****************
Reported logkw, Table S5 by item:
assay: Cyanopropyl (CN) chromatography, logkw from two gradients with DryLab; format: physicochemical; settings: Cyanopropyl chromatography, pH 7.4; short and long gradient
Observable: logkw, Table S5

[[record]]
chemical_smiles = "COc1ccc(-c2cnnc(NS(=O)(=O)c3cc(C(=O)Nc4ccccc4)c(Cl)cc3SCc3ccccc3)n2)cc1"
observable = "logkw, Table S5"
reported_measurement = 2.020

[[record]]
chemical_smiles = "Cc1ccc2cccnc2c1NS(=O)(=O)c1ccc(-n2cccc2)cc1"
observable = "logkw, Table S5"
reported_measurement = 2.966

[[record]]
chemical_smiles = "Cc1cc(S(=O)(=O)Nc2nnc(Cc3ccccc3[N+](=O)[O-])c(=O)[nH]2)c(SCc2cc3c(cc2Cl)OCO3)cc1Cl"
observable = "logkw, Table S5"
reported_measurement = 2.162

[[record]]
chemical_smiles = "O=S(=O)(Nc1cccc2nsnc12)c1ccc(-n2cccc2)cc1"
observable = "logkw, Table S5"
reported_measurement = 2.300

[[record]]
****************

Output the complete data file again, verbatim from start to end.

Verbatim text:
Reported logkw, Table S5 by item:
assay: Cyanopropyl (CN) chromatography, logkw from two gradients with DryLab; format: physicochemical; settings: Cyanopropyl chromatography, pH 7.4; short and long gradient
Observable: logkw, Table S5

[[record]]
chemical_smiles = "COc1ccc(-c2cnnc(NS(=O)(=O)c3cc(C(=O)Nc4ccccc4)c(Cl)cc3SCc3ccccc3)n2)cc1"
observable = "logkw, Table S5"
reported_measurement = 2.020

[[record]]
chemical_smiles = "Cc1ccc2cccnc2c1NS(=O)(=O)c1ccc(-n2cccc2)cc1"
observable = "logkw, Table S5"
reported_measurement = 2.966

[[record]]
chemical_smiles = "Cc1cc(S(=O)(=O)Nc2nnc(Cc3ccccc3[N+](=O)[O-])c(=O)[nH]2)c(SCc2cc3c(cc2Cl)OCO3)cc1Cl"
observable = "logkw, Table S5"
reported_measurement = 2.162

[[record]]
chemical_smiles = "O=S(=O)(Nc1cccc2nsnc12)c1ccc(-n2cccc2)cc1"
observable = "logkw, Table S5"
reported_measurement = 2.300

[[record]]